Over Her Dead Body (2008)

Rated: PG-13 for sexual content and language.
Length: 95 minutes
Grade: BCCD=C
Budget: $10 million
Box Office: $22 million ($8 US, $10 Intl, $4 DVD)

Written and Directed by: Jeff Lowell, who wrote John Tucker Must Die, and television episodes of Just Shoot Me, Spin City, and the Drew Carey Show. .
Starring: Eva Longoria Parker, Paul Rudd, Lake Bell, Jason Biggs, and Lindsay Sloane.

After Eva Longoria dies on her wedding day, her ghost cannot accept the idea of any other woman being in her fiancee’s life, so she tries to thwart his burgeoning romance with a psychic, who he ironically consulted to talk with her in the first place.

Entertainment Value: B
As a movie, this was just a C. It wasn’t particularly funny. But Paul Rudd, is funny enough all on his own to move the movie up a full letter grade. This in spite of it containing Jason Biggs and the very miscast Lake Bell in a comedic role. Also, the biggest plot problem here was that I never could really buy the idea of Kate and Henry’s original relationship. Nonetheless, Paul Rudd is hilarious.

Superficial Content: C
Drugs/Alcohol B, Sexuality C, Violence B, Language C, Illegality A
PG-13 might actually be a little bit high for this one, perhaps PG-10, especially given what’s on television these days. The real issues are sexuality, with several sexual scenes and discussions, and language, which is not clean, but still fairly mild for a PG-13. One of the supporting characters is gay, and there is some slapstick violence. The other issue for many people is the idea of ghosts, psychics, and consulting with the dead. More on that in a moment.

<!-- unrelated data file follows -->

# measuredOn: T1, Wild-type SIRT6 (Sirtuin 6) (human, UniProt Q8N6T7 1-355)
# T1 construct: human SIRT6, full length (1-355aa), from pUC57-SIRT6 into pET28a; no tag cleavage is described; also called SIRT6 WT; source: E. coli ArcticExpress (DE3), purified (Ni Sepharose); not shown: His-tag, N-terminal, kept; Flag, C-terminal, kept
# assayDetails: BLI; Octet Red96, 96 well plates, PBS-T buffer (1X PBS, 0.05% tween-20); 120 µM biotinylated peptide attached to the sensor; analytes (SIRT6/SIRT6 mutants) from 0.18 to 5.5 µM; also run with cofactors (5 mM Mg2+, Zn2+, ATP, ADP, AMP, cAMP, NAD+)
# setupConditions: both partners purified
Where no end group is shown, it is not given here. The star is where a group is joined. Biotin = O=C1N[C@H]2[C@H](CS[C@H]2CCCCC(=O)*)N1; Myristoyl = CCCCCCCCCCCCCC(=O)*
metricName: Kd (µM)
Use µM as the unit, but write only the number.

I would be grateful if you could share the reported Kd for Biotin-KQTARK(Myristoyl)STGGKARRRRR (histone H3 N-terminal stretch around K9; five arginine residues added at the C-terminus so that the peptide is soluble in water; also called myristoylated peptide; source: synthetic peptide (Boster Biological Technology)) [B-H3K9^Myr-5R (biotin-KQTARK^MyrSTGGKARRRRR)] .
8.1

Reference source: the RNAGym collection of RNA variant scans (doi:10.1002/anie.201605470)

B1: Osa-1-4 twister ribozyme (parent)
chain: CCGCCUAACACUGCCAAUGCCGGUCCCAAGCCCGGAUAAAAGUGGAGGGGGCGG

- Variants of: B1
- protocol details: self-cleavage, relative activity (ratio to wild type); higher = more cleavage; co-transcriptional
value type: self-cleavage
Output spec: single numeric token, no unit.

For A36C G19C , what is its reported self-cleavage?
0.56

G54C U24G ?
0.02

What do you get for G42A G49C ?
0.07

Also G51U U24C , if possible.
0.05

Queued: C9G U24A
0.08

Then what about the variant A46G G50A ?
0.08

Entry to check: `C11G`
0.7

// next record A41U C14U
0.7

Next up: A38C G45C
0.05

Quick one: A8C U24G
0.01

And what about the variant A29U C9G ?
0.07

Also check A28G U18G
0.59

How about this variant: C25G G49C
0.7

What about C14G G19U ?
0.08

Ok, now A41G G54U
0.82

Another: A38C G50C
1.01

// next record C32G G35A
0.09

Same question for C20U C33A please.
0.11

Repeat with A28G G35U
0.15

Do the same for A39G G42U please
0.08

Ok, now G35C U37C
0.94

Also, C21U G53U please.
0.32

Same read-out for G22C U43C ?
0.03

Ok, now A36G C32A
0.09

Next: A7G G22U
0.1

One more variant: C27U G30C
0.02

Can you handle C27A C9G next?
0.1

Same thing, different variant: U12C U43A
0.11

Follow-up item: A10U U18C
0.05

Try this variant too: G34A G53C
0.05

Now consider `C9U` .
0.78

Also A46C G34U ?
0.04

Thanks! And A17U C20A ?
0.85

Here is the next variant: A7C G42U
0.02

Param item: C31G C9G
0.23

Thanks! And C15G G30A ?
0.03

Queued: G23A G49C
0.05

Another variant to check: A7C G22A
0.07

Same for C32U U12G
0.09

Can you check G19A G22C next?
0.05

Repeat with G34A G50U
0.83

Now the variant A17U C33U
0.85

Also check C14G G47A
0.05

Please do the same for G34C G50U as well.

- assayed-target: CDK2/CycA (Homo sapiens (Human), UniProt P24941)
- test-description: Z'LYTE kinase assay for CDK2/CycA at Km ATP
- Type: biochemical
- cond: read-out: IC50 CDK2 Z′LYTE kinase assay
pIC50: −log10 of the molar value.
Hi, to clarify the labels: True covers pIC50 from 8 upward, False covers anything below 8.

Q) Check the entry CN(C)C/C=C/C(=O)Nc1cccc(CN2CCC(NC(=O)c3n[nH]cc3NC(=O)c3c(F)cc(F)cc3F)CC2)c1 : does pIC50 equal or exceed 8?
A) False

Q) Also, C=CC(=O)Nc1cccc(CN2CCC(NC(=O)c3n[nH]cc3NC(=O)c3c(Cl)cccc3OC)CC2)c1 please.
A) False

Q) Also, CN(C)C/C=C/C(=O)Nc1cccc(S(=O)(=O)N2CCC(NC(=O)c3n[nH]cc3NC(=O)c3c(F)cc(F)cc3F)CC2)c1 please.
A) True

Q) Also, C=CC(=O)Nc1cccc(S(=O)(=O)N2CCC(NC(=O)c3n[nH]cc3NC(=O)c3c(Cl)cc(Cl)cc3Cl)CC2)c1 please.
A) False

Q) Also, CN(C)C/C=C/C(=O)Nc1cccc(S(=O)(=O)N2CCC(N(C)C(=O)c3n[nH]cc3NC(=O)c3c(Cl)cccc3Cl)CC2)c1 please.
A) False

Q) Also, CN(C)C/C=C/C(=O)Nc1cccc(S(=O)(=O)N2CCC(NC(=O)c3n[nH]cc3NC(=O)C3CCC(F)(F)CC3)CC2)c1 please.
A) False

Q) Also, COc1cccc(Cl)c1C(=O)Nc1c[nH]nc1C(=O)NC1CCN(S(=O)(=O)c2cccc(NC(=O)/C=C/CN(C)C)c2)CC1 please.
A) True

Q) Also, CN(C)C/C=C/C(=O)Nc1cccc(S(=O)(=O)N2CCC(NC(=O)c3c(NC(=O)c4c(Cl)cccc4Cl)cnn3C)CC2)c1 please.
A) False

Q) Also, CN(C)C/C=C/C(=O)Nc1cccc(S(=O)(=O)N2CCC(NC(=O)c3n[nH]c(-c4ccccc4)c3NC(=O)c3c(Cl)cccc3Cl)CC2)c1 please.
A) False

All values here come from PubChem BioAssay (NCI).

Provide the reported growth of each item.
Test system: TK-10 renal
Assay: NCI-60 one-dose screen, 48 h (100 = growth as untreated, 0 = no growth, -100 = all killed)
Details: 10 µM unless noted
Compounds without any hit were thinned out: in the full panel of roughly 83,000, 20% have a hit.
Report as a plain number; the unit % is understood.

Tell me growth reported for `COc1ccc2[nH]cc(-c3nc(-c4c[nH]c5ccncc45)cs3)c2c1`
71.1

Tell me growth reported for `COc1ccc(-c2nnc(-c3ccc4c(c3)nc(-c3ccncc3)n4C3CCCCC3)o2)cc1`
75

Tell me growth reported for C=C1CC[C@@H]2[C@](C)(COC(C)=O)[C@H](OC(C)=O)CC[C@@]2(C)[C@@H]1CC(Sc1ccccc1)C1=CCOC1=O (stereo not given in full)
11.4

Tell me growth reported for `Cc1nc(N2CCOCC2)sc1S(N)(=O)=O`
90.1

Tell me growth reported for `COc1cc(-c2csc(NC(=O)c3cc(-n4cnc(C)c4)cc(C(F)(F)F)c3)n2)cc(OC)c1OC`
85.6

Significant Content: C
Although the premise of the movie is ghosts and psychics, the irony is that the psychic in the movie is freaked out when she encounters a real spiritual presence, so though the supernatural is validated, psychicism is not. Other themes involve love and selfishness versus real caring about someone else’s happiness. Honesty is always better than deception, which backfires. One of my dislikes of this movie was that the only reason there’s a plot is that the new girl won’t simply tell Rudd the truth about what’s going on.

Artistic/Thought Value: D
It’s not great art, and it was clearly not made with a lot of money. An average episode of Psych is generally more thoughtful.

Discussion Questions:
~What do you make of the scene where Ashley calls the priest in to perform his exorcism?
~Are there any interesting parallels to be drawn between the events of this movie and the relationship issues involved in a divorce?
~Who in this movie is acting in a loving manner, and who in a selfish manner? How essential is the notion of self-sacrifice to real love?
~Do you think it’s likely that Kate and Henry would have been in love with each other?
~Given how negative the Bible is towards ghosts and psychics (witches), do you think it’s a good idea to include them in movies? Is this movie favorable or not toward psychics?
~How long is a reasonable amount of time to allow to recover from the loss of a loved one like this? Is it reasonable to expect people to ever truly “move on” and become romantically involved again?
~What do you think of Ashley’s response to Dan’s revelation?
~How does the image of the afterlife portrayed here fit or not with the Bible?

Overall Grade: B-
I enjoyed it, moderately, but mostly because I think Paul Rudd is hilarious.

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